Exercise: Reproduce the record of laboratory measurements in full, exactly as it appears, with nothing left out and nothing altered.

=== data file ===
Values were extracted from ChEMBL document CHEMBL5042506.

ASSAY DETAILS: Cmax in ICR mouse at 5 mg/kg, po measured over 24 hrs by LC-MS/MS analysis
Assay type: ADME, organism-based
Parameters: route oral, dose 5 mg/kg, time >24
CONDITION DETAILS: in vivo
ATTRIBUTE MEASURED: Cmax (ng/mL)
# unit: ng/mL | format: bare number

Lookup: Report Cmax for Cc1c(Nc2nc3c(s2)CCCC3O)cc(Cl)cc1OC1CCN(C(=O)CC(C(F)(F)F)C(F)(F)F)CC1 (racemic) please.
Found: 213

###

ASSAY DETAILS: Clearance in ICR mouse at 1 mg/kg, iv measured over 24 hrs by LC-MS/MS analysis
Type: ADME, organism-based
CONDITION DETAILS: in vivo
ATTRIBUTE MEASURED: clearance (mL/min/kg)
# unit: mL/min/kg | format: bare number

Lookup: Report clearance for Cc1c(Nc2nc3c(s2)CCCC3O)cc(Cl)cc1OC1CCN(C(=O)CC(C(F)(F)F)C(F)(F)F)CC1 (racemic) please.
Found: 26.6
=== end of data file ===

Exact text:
Values were extracted from ChEMBL document CHEMBL5042506.

ASSAY DETAILS: Cmax in ICR mouse at 5 mg/kg, po measured over 24 hrs by LC-MS/MS analysis
Assay type: ADME, organism-based
Parameters: route oral, dose 5 mg/kg, time >24
CONDITION DETAILS: in vivo
ATTRIBUTE MEASURED: Cmax (ng/mL)
# unit: ng/mL | format: bare number

Lookup: Report Cmax for Cc1c(Nc2nc3c(s2)CCCC3O)cc(Cl)cc1OC1CCN(C(=O)CC(C(F)(F)F)C(F)(F)F)CC1 (racemic) please.
Found: 213

###

ASSAY DETAILS: Clearance in ICR mouse at 1 mg/kg, iv measured over 24 hrs by LC-MS/MS analysis
Type: ADME, organism-based
CONDITION DETAILS: in vivo
ATTRIBUTE MEASURED: clearance (mL/min/kg)
# unit: mL/min/kg | format: bare number

Lookup: Report clearance for Cc1c(Nc2nc3c(s2)CCCC3O)cc(Cl)cc1OC1CCN(C(=O)CC(C(F)(F)F)C(F)(F)F)CC1 (racemic) please.
Found: 26.6